Why Become a First Responder?
A First Responder is one of the most important individuals on any medical team, in some ways more important than doctors, nurses and laboratory technicians. A First Responder is, as the term implies, the first person on the scene in a medical emergency, such as a car crash, a life-threatening illness or the unexpected birth of a baby. It is the First Responder who has the first opportunity to intervene in what may be a life-or-death crisis. This is why the job of First Responder is vitally important in the medical hierarchy.
Why should you want to be a first responder? We’ll list some reasons.
What you do will matter. When the work that you perform makes the difference between life and death, treatable injury and permanent disfigurement, a healthy child or an unhealthy child, you are doing an incalculable service for the human race. Of course, so are doctors and nurses, but the First Responder is there before they are and can make a difference when they cannot. A First Responder may not have the necessary skills to perform surgery or operate an MRI machine, but a First Responder has a full set of basic emergency medical skills that can be used to intervene long enough for a patient to reach a hospital. In other words, as a First Responder, what you can do save lives.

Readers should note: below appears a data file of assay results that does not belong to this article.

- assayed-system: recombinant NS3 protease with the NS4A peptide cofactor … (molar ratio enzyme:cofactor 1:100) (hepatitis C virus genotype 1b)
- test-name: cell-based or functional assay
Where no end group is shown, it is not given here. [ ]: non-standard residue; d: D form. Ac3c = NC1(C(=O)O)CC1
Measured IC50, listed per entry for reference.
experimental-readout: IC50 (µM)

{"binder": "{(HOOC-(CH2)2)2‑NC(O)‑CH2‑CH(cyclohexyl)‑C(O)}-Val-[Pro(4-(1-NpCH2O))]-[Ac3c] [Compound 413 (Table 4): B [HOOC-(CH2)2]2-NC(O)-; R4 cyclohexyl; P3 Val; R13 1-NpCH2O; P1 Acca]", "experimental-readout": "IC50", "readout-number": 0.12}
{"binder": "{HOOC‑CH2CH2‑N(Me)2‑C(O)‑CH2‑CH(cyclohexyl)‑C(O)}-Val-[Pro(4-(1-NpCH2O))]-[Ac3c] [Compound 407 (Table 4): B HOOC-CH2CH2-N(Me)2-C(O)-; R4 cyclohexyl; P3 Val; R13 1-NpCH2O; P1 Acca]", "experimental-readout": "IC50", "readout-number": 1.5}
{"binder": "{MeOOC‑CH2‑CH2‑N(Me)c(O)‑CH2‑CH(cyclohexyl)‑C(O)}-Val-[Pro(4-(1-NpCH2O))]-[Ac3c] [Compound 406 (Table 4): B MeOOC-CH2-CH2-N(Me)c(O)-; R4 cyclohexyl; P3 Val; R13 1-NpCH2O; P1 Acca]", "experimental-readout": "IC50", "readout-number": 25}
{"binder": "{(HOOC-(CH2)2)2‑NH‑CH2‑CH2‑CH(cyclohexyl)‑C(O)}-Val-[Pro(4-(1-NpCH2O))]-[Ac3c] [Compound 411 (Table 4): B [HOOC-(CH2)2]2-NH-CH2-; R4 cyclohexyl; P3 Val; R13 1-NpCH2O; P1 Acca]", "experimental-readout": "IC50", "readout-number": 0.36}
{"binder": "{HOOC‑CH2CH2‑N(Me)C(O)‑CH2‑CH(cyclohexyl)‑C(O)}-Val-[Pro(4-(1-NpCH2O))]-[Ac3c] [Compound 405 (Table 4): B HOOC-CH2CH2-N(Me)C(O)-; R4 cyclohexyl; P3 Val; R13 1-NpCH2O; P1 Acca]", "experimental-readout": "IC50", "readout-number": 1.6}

What you do will be exciting. First Responder is not your typical desk job or clerk position. It is not the type of job that will be the same day after day after day. It’s true that when no medical emergencies are happening, you may find yourself sitting around for long hours reading books or playing cards with your teammates, but when there’s an accident on the freeway or a man goes into cardiac arrest, you will find yourself in the middle of the kind of pulse-pounding action that you see on the most exciting TV shows. Yes, some of your job will be boring, but much of it will be as exciting as any adventure you’ve ever imagined being part of.